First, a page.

Warming temperatures and increasing disturbance by wildfire and extreme weather events is driving permafrost change across northern latitudes. The state of permafrost varies widely in space and time, depending on landscape, climate, hydrologic, and ecological factors. Despite its importance, few approaches commonly measure and monitor the changes in deep (>1 m) permafrost conditions with high spatial resolution. Here, we use electrical resistivity tomography surveys along two transects in interior Alaska previously disturbed by wildfire and more recently by warming temperatures and extreme precipitation. Long-term point observations of permafrost depth, temperature, and water content inform geophysical measurements which, in turn, are used to extrapolate interpretations over larger areas and with high spatial fidelity. We contrast gradual loss of recently formed permafrost driven by warmer temperatures and increased snowfall, with rapid permafrost loss driven by changes in air temperature, snow depth, and extreme summer precipitation in 2014.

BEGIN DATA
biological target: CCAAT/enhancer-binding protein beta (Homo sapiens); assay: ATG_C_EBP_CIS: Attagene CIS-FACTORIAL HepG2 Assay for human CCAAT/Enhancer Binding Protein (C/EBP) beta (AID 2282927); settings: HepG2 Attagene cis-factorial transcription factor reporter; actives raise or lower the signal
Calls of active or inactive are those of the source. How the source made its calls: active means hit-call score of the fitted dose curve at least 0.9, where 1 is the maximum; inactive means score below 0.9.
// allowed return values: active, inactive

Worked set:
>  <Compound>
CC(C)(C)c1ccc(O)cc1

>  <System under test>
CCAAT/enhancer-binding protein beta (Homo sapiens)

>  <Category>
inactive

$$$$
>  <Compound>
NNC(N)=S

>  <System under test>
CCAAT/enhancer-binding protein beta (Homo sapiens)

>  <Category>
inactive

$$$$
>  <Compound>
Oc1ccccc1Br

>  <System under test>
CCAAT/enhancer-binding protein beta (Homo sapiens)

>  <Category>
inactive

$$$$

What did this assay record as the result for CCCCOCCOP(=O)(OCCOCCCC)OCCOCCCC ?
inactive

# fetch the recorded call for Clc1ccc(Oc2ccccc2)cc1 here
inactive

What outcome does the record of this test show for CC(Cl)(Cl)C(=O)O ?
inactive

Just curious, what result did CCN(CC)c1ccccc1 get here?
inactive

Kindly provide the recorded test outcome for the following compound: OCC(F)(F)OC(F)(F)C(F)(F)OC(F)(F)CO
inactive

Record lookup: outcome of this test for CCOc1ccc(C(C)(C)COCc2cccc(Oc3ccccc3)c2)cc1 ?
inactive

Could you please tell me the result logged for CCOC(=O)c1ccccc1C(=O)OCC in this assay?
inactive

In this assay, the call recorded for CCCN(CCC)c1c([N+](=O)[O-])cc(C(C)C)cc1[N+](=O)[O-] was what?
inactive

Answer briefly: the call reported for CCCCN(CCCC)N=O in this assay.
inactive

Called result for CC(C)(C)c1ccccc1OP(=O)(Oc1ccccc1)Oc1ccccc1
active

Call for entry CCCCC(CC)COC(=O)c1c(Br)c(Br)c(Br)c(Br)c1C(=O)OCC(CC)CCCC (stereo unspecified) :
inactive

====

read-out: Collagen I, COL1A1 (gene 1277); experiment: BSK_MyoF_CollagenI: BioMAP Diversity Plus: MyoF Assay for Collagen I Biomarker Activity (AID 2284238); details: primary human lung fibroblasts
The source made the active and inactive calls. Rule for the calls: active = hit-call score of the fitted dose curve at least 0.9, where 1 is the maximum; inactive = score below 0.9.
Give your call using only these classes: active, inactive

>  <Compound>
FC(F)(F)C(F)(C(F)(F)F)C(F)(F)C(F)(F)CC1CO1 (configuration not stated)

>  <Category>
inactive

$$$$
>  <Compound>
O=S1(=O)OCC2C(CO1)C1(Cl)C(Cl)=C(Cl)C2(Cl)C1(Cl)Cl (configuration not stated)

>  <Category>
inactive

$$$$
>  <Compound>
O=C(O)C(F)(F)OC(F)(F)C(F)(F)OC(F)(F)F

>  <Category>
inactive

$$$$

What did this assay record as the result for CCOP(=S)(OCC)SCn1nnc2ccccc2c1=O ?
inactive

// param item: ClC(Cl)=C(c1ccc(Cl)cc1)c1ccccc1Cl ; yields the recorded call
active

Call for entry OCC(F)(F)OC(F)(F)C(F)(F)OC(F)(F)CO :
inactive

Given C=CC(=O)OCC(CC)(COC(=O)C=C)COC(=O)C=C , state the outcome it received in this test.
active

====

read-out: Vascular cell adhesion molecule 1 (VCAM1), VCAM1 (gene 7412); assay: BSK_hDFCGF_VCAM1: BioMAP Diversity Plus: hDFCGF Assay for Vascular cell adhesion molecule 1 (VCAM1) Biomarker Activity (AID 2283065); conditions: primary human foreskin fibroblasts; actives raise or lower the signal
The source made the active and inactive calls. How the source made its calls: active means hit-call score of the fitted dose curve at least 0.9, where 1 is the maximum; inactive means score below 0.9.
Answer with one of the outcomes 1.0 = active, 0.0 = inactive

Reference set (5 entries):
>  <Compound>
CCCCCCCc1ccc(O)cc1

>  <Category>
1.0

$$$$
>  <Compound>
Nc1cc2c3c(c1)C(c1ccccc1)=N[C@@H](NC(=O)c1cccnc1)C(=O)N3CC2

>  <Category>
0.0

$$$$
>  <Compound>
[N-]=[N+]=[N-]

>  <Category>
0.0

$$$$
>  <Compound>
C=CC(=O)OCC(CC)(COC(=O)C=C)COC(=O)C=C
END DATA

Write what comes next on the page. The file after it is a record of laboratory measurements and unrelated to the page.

|Title||Rapid and gradual permafrost thaw: A tale of two sites|
|Authors||Burke J. Minsley, Neal Pastick, Stephanie R. James, Dana R.N. Brown, Bruce K. Wylie, Mason A. Kass, Vladimir E. Romanovsky|
|Publication Subtype||Journal Article|
|Series Title||Geophysical Research Letters|
|Record Source||USGS Publications Warehouse|
|USGS Organization||Earth Resources Observation and Science (EROS) Center; Geology, Geophysics, and Geochemistry Science Center|